Is Traditional School a ‘Must’?

Earlier tonight, I uploaded a video where I discussed the advantages of homeschooling, and the K12 program in particular. The response has been overwhelming in a very short time. For instance, my assistant Kat homeschooled her daughter last year for a semester. She researched tons of different programs, and ended up creating her own. You see, homeschooling using an accredited course is quite expensive. Her daughter returned to public school this year to attend 8th grade. However, they’ve been looking and researching ways to homeschool again through high school. K12 offers her a perfect way to do so! Kat was really excited by this, knowing this is a great program and something she can afford.

This raises the question of why she is so set on homeschooling. Why are so many thousands of others turning to non-traditional means of education these days? In many cases, it’s not a matter of the public schools not being up to par. It has to do with the fact that the schools and teachers are limited in what they can teach, and for how long. There are strictures placed on kids who learn slowly – and ones who are much faster. There isn’t always an “accelerated” or “gifted” program available in smaller, rural communities.

So, we turn to non-traditional means. I’ve always been able to learn better and more outside of a classroom environment than in it. I know there are thousands and thousands of other kids who are the same way. I was forced to start thinking more about whether attending a traditional school is a must after receiving this email tonight from Om:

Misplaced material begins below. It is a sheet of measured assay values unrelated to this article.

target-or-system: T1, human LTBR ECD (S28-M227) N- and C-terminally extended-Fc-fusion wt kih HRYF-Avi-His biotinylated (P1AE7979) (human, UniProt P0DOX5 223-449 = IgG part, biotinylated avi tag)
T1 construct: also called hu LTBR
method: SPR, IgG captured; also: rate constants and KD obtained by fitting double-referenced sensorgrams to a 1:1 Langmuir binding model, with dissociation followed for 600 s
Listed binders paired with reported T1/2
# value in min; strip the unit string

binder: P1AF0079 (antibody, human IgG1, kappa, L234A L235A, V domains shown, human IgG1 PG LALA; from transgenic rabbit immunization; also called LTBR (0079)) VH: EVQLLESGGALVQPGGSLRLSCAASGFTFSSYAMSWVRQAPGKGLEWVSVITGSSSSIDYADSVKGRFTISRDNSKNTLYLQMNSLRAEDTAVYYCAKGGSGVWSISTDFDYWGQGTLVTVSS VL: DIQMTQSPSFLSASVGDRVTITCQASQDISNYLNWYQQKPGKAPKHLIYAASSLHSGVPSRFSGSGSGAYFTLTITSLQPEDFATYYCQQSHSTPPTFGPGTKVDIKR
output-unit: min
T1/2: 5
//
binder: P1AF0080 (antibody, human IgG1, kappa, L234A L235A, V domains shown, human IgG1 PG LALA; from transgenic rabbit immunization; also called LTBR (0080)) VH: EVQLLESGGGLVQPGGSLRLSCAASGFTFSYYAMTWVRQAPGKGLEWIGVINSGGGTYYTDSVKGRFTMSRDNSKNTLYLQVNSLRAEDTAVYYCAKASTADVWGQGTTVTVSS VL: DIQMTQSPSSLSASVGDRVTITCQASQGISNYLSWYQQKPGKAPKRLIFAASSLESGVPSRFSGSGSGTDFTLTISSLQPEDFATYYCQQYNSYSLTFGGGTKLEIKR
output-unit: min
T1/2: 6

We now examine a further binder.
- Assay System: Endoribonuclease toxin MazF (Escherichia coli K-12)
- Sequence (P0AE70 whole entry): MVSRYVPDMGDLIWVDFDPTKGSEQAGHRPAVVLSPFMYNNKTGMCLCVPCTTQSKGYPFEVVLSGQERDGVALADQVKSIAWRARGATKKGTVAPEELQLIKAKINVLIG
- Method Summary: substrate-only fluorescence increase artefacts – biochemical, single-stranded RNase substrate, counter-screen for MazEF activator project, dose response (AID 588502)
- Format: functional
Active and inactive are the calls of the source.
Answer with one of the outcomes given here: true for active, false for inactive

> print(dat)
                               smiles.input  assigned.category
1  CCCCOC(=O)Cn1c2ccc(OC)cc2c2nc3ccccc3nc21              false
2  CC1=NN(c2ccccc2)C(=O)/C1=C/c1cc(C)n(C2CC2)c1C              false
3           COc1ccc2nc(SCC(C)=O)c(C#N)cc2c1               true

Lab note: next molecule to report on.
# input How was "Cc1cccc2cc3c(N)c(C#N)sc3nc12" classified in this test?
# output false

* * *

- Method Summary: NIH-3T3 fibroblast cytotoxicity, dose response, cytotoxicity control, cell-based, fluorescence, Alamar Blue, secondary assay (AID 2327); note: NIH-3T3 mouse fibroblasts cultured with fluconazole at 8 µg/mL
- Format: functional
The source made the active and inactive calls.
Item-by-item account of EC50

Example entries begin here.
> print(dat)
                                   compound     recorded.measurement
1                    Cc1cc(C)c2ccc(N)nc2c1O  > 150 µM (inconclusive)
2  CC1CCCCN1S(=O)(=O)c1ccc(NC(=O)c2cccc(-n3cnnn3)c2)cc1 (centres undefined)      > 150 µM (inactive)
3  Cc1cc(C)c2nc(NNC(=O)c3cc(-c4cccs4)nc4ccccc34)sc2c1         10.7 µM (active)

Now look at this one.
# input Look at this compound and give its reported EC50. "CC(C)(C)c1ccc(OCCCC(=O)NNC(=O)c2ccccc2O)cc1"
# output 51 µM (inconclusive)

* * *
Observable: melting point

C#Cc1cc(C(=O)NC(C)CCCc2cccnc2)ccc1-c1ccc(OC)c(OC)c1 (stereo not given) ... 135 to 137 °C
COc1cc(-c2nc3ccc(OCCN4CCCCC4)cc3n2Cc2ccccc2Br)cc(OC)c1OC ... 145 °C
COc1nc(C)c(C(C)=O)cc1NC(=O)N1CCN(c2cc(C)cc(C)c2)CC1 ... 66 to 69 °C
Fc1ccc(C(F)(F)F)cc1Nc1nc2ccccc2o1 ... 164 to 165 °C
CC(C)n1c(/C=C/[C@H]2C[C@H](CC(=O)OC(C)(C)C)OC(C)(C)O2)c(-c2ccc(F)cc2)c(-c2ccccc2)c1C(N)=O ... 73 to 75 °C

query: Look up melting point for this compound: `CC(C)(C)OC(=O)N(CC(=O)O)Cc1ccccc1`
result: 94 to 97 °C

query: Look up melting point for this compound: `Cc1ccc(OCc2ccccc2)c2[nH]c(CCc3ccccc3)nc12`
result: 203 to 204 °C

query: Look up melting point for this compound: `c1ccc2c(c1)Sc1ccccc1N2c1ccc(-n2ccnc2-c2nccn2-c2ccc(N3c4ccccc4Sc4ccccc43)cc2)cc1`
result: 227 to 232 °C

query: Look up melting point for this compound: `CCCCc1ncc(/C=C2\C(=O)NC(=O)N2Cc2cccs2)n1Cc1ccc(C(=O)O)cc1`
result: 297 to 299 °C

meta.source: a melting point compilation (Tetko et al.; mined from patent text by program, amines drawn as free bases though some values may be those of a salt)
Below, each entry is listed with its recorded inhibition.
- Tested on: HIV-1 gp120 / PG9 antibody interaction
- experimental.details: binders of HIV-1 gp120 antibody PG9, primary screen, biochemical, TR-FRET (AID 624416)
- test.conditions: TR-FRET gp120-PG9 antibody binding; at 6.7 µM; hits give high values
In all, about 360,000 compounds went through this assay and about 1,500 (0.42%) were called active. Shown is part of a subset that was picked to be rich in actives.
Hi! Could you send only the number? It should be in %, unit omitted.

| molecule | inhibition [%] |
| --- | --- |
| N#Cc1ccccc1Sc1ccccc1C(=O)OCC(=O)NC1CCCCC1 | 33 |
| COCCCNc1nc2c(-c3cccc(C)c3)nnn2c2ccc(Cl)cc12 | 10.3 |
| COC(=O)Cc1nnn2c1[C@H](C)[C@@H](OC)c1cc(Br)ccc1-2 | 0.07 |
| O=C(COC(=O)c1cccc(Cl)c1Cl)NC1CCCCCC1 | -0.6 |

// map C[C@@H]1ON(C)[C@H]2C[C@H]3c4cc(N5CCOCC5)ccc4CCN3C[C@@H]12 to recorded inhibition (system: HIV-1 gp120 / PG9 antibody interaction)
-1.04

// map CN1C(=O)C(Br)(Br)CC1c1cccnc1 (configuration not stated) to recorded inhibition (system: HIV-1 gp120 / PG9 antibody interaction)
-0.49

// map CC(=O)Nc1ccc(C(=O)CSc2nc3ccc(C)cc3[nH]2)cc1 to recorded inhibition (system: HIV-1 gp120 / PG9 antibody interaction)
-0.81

I am 18 years old, and I dropped out in grade 10. I have never been happier in my life. I now run my own business as a technical support guy – and am doing great! Since I started my business, I have been offered a job by an ISP and another computer repair company.

I have heard a thousand times from friends and family members that I “need” to go to school or I will end up with a bad job. Had I finished school, I wouldn’t have started my own business – and would not be living the almost perfect life (not to brag).

Now I’m not saying that traditional schooling is bad. I just think that is certainly isn’t for everyone. I also believe that traditional schooling needs a lot of redesigning. They’re still teaching the same basic courses that they did some 300 years ago. I think a class on how to run a computer would be more important that something like history or grade 12 math.

So my advice now to people is, instead of going to school and then figuring out what you want to do – figure out what you want to do, then go to school if you find it fits your needs.

What’s your thoughts on this? Is it imperative that kids attend a “traditional” school? If so, for how long? Do you believe that some non-traditional methods just may be even better for them in both the short term and in the long run? Let’s hear what you have to say!